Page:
• If you look it up in any good Latin dictionary, you find that it roughly means, "an exchange between two parties in which one parties receives little value for its money."

    Of course, Webster reads as, "To be screwed. i.e., to be Bill Gate'd."

    This ends our class today.
  • Some folks claim Java is an acronym for Just Another Vague Acronym. Ok, so it isn't true. But it's rather amusing, isn't it?
  • I'm not the biggest fan of intel, but give credit where credit is due... They had "Pentium" which has the element-esque sound to it long before the new VW. And in actually, the name was registered a year ago, well before the VW marketing campaign. Though "Itanium" has to be one of the lamest and trendy names for a product I have ever been exposed to, it *does* somewhat match the feel of their existing product in the sense of it being element-esque.
  • Trivia alert!

    What does TWAIN (the image input standard they use for most scanner drivers) stand for...?
  • You forgot the eye-tanium versus e-tanium versus ih-tanium pronunciation variances. I prefer the last one merely for the ease at which one would be able to add "sh" to the beginning.

    We whought we had it bad with "GIF" and "Linux".
  • ...anyway, who cares, Intel is sinking like that huge ship (what was its name...?)

    Perhaps, after that recent bug discovery, Intel should also rename Xeon to Xeonic...
  • The Carroton will also be offered with an fan that clips over it, called the Carrotop.
  • How about Sexium, Sexium Pro, Sexium II, Sexium III? Hell lot better than Itanium :)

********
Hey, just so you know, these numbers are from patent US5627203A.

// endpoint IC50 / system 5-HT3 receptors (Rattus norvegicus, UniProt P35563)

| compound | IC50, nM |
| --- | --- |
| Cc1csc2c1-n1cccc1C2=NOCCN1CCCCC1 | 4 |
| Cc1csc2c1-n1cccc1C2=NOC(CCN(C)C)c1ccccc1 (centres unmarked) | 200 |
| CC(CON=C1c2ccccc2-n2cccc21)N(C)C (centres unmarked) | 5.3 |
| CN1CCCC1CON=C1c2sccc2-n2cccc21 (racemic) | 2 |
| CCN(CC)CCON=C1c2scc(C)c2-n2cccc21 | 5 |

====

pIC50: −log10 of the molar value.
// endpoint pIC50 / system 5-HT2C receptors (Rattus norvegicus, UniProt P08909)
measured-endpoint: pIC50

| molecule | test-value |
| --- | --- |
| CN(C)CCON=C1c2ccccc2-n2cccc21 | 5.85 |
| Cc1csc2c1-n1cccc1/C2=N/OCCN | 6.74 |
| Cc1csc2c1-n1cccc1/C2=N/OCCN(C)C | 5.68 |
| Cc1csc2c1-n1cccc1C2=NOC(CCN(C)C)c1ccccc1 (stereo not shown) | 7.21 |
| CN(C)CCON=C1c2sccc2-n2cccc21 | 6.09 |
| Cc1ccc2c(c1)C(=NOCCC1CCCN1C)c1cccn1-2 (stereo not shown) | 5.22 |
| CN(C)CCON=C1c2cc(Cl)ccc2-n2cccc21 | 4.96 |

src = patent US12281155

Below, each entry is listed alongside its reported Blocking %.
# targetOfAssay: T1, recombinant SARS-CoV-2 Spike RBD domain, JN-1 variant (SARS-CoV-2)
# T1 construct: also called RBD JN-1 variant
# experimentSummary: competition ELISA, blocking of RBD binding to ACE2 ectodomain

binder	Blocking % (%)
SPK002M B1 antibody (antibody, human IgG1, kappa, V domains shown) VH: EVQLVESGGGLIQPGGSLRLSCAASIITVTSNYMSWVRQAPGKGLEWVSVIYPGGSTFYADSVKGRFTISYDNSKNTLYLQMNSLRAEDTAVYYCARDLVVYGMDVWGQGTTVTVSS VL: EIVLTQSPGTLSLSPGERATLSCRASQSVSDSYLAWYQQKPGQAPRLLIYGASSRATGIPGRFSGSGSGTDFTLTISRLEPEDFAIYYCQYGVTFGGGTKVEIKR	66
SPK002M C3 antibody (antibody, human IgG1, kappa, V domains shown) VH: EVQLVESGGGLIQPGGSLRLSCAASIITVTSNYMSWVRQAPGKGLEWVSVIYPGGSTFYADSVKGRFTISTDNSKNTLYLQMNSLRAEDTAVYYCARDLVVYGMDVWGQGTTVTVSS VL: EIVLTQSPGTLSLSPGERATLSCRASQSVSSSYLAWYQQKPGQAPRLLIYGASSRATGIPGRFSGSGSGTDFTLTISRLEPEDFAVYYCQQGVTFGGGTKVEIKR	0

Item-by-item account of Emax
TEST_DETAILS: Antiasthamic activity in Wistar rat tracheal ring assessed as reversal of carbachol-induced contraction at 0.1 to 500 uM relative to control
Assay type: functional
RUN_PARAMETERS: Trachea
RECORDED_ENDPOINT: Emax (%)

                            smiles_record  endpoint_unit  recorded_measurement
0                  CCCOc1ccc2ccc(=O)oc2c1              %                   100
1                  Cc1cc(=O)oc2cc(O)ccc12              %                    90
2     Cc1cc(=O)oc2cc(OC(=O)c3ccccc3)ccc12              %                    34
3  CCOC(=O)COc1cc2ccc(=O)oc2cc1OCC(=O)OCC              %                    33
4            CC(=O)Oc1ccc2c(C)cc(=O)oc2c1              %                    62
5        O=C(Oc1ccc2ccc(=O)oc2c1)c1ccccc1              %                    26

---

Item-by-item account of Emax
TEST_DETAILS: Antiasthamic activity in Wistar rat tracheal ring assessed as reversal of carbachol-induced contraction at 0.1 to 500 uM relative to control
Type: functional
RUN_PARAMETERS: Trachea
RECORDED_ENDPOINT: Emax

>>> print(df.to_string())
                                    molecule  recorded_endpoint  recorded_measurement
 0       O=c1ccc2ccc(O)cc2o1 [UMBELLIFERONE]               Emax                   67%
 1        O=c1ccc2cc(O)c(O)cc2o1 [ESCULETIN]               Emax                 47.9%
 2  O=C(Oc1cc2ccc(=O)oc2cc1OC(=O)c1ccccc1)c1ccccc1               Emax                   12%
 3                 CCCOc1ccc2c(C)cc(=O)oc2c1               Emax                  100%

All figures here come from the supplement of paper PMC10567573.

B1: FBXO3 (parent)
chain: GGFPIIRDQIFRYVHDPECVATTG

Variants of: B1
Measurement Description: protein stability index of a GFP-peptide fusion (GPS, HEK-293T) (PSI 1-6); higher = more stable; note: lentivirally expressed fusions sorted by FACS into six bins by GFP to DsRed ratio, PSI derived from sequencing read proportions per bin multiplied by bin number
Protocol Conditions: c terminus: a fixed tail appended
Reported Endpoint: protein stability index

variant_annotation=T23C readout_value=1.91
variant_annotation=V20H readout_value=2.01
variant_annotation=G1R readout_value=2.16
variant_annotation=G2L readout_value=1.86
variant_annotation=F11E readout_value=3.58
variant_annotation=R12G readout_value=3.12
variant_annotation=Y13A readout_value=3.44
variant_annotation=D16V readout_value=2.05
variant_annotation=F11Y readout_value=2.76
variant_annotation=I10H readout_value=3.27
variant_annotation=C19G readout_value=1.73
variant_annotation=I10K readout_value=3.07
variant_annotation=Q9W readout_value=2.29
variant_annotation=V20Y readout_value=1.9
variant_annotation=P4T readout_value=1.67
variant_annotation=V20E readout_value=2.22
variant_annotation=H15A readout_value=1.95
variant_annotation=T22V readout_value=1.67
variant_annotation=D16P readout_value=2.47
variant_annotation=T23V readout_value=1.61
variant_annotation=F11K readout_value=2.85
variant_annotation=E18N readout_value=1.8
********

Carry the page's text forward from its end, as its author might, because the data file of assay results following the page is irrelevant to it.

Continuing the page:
• At least "Itanium" is a reasonably original name, whereas Pentium--which originally referred to its status as the i586--was used again for the i686 and i786 chips. Still, it is a dreadful name. Here I was thinking that "Athlon" was bad...

    CPU nomenclature should revert to numbers and acronyms--there's just something that feels good about the words "SPARC" or "486DX2," for example.

  • Strange name, although I must admit i'm glad they didn't pick something like itanic instead.
    - MbM
  • Ooh Boy,

    the mind reels with potential Shakespearean references, here. I wonder if the next generation will be called the "Oberon"? Or if they will just cut the crap and show us their "Bottom"

    Or will they market this turkey with a "DS9" flair as a Ferengi invention and expect people to bid on 'em with bars of Latanum.

    I'm getting a G4 chip based box and I'll have gigaflop rather than a marketing-flop.
  • I think it's a marketing thing to change the name. People have heard the name "Merced" for years now and it keeps getting delayed. The only way to rekindle interest in the product is to change the name in hope that people will think it's something new and forget about all the delays with the original named product.